Meet The Dakotaraptor: Feathered, Winged And Lethal

Published November 6, 2015
Updated March 15, 2019
Published November 6, 2015
Updated March 15, 2019
Dakotaraptor

An artist rendering of what the Dakotaraptor may have looked like. Image Source: Discover

A new species of raptor was found in South Dakota this week, and it’s one of the biggest ones yet.

The Dakotaraptor, aptly named after the state of its discovery, was 16 feet long with nearly 10-inch claws. The fossils date back to the Cretaceous period around 66 million years ago, the era that saw the emergence of some of the most well-known dinosaurs, including the Triceratops, the Pteranodon and, of course, the Tyrannosaurus Rex. The discovery was made in the aptly named Hell Creek, S.D., the same location that the T. Rex is known to have roamed.

Dakotaraptor Size Comparison

Size comparison between a human, Dakotaraptor (center) and Velociraptor (right). Image Source: Discover

So how does this new find stack up against the more famous Velociraptor? Despite what you’ve seen in the movies, this new dinosaur is a far more intimidating beast. In real life, the Velociraptor was about the size of a turkey and would have been dwarfed by the Dakotaraptor (the critters running around in Jurassic Park much more closely resemble the Utahraptor, discovered in 1975). The Dakotaraptor is suspected to have been “lightly built and probably just as agile as the vicious smaller therapods, like the Velociraptor,” according to lead author in the Dakotaraptor research, Robert DePalma.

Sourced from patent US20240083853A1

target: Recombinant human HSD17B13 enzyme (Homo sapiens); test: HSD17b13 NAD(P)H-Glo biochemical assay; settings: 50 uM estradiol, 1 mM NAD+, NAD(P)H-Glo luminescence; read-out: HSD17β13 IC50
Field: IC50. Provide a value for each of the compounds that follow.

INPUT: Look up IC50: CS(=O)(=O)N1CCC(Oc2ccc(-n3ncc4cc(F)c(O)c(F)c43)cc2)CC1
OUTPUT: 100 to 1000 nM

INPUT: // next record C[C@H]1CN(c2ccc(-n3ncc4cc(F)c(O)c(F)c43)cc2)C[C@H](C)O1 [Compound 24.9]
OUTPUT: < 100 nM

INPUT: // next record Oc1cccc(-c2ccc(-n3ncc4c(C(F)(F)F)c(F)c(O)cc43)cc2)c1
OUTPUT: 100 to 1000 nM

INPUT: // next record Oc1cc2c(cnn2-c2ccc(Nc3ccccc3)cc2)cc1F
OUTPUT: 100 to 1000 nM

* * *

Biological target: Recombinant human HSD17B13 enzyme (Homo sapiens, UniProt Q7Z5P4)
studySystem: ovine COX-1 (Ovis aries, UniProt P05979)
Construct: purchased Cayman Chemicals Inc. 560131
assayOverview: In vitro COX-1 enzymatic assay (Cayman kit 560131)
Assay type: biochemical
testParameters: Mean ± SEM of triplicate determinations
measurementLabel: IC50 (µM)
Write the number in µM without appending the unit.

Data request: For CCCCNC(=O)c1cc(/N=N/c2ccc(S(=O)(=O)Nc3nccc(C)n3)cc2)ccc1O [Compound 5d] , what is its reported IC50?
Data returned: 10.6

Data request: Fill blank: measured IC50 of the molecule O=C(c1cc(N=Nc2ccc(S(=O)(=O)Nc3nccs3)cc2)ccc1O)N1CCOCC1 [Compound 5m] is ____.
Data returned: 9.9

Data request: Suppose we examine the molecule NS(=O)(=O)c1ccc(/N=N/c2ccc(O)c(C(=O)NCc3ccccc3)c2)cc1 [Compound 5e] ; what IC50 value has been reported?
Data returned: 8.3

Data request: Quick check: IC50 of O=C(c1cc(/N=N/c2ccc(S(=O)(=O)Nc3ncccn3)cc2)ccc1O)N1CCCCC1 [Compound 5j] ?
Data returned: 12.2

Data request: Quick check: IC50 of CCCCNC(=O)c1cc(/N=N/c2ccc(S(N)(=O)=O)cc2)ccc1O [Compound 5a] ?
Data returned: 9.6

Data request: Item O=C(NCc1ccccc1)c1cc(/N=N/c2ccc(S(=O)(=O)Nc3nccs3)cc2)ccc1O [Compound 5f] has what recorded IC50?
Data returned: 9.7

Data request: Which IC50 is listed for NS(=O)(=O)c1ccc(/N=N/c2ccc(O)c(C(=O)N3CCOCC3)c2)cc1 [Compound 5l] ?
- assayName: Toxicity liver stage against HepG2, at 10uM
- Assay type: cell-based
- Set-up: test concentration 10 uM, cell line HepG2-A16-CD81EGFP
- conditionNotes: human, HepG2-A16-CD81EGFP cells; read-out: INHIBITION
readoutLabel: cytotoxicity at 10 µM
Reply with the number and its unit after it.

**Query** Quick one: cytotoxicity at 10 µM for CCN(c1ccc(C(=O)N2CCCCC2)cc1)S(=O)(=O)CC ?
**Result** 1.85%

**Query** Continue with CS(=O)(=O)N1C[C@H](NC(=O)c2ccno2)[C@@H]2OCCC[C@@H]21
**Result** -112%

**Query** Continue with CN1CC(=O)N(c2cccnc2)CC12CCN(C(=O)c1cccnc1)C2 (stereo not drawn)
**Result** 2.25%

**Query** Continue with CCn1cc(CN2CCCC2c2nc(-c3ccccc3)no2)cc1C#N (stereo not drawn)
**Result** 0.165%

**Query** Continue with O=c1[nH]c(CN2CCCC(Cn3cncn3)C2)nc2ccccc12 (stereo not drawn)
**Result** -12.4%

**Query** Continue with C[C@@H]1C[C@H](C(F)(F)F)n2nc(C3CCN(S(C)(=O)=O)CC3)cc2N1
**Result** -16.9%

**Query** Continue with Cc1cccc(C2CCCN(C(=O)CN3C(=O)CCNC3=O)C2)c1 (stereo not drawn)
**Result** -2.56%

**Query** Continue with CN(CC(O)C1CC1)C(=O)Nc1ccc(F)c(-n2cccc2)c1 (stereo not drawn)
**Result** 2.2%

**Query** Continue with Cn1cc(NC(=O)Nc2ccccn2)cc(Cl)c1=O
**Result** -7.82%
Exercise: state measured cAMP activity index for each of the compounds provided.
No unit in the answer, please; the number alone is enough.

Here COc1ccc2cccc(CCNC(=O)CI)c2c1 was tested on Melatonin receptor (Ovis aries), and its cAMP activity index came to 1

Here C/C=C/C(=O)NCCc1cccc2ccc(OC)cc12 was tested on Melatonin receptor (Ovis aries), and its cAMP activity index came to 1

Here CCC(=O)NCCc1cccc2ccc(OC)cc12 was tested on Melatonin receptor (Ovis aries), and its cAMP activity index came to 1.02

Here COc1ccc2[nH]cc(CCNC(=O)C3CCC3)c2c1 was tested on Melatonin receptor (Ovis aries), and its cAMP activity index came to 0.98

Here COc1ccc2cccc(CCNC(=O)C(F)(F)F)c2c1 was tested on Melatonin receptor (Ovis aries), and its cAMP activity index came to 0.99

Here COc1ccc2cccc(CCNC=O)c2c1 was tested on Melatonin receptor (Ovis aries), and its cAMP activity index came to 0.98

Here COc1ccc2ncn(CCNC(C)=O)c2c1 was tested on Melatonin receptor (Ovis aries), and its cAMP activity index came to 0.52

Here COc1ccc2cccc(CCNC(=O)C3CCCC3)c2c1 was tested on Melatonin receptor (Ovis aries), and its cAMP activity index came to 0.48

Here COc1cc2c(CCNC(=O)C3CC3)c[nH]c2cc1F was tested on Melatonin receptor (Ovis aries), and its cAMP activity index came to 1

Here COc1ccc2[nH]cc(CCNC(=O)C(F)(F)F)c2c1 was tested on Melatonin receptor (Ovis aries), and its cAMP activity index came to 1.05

It’s long been known that Dromaeosaurids (raptors) are close relatives to birds, and the Dakotaraptor is further proof of this: Its forearm bones have quill knobs on them, proving that it had both feathers and wings, although it was too big to actually fly. There are two schools of thought on its wings, with one claiming the dinosaur was a ferocious predator with evolutionarily useless wings like ostriches, and the other suggesting that the feathers were used for egg brooding and attracting mates.

Questions about where the Dakotaraptor fits into the overall food chain of the Cretaceous period haven’t yet been answered. It was previously thought that the T. Rex filled every possible predatory niche without giving other large predators a chance, but the Dakotaraptor likely avoided direct competition with the long-game style hunting of the T. Rex. Like the Velociraptors of the movies, the Dakotaraptor was a perfect killing machine that ambushed its prey, striking quickly and efficiently. “Clever girls,” indeed.

Nickolaus Hines
Nickolaus Hines is a freelance writer in New York City. He graduated from Auburn University, and his recent bylines can be found at Men's Journal, Inverse, and Grape Collective.